posted in: composition | 0

“Sharpness”, asserted Henri Cartier-Bresson, “Is a bourgeois concept”. In pursuit of sharpness we photographers chase after the best lenses, or lug a large format camera into impossible places like False Kiva. So, is sharpness a prerequisite for a good picture? Depends on what you are trying to say. Many people who see this photo of the silver mine in Creede, Colorado, react with comments about how sharp it is, and how it looks almost like an etching. Actually, this is one of the main reasons I took the picture, and with a very good lens. I wanted to emphasize the detail in the grain of the wooden structure. But then, I also wanted to point out the echoing shapes of the towering structure in the foreground and the mountain in the background. Not to mention the feathery clouds contrasting with the angularity of the building and the rocks in the mountain. So, for this image, sharpness had to be a component.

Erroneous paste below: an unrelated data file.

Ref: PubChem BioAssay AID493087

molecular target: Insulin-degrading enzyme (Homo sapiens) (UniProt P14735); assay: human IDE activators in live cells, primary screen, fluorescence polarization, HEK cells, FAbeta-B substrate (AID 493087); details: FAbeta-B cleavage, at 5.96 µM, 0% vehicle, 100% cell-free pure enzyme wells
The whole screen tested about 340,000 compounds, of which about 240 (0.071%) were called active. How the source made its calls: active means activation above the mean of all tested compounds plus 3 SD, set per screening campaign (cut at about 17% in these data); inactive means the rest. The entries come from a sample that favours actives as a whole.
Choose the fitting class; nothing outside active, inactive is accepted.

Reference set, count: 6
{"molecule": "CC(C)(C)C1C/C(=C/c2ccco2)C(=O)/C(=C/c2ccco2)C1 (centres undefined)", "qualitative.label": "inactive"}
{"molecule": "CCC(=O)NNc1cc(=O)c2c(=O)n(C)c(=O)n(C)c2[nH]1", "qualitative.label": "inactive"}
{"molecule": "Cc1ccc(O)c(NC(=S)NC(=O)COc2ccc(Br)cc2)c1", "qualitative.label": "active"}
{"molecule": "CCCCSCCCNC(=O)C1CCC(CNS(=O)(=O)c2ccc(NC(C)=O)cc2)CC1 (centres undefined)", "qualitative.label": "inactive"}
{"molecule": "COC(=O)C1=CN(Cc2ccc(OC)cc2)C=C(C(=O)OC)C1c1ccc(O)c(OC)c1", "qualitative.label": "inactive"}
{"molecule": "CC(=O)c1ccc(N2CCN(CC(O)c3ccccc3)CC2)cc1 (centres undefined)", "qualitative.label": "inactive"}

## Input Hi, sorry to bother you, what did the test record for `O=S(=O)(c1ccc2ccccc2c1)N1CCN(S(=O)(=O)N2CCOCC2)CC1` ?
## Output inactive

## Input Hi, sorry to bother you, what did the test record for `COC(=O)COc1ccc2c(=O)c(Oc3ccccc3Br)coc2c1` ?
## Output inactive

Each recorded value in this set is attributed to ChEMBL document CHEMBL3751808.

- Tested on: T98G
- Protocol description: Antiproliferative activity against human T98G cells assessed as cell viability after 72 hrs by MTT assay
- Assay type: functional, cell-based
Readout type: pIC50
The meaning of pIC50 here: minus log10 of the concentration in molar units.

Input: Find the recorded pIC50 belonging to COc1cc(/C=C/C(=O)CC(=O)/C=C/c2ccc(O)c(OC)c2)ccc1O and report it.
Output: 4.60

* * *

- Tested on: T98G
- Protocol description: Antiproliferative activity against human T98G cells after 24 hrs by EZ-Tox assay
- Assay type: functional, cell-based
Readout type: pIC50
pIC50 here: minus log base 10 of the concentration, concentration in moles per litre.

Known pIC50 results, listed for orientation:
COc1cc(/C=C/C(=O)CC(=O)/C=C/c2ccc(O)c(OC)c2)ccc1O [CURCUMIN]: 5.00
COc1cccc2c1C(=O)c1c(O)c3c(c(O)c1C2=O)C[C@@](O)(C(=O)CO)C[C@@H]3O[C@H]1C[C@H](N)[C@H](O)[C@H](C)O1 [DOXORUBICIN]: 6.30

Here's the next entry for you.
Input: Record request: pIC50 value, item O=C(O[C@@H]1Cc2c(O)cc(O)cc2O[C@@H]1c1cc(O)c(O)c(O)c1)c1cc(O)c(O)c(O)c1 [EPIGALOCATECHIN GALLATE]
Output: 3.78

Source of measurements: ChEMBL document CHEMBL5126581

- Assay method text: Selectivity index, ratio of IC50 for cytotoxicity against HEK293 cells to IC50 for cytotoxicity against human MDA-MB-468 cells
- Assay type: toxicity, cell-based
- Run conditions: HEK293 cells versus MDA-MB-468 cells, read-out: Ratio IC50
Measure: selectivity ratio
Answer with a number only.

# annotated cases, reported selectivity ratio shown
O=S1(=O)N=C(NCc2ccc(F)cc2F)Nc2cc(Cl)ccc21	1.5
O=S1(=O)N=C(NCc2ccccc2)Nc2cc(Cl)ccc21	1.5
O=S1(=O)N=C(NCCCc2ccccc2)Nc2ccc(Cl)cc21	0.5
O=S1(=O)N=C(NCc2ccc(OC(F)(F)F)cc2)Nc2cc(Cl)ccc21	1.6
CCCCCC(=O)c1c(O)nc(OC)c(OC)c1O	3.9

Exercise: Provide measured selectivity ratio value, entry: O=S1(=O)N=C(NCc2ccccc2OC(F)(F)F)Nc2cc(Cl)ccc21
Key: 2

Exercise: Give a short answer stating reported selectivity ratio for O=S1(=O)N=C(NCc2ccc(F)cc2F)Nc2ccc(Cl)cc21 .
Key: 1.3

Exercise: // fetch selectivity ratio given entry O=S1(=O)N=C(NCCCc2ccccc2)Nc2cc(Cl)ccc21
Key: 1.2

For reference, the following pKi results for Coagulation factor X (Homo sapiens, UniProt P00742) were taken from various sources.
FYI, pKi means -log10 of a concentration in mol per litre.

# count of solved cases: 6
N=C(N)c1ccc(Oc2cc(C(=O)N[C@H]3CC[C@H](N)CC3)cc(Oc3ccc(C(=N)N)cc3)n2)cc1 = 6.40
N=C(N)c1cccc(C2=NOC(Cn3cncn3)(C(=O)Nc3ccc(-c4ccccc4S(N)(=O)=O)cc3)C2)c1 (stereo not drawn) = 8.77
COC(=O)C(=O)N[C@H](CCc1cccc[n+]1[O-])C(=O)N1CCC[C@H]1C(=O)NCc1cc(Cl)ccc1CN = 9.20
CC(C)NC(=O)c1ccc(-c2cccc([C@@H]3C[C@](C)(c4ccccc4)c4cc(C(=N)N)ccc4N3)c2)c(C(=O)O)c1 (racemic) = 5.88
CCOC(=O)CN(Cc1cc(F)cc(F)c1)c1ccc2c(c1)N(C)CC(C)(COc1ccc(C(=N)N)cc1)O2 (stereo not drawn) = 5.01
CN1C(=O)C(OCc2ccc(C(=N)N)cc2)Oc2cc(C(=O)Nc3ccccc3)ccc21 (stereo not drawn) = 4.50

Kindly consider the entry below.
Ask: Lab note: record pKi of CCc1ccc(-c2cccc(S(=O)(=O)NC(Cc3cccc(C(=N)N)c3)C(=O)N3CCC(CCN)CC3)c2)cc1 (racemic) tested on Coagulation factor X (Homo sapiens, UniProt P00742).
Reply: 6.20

The previous day, I took this picture of the Great Sand Dunes. It is by no means sharp, nor in my mind, does it need to be. I was interested in the light, the repeating shapes and textures, and the overall drama of the scene. Besides, it would have been nearly impossible to photograph this scene with a large format camera, what with the wind howling at +30mph! Question is, does it succeed? Would sharpness have added anything to the image?


Maybe this image, which isn’t sharp, needs to be printed very large, in order to emphasize the drama of the scene.

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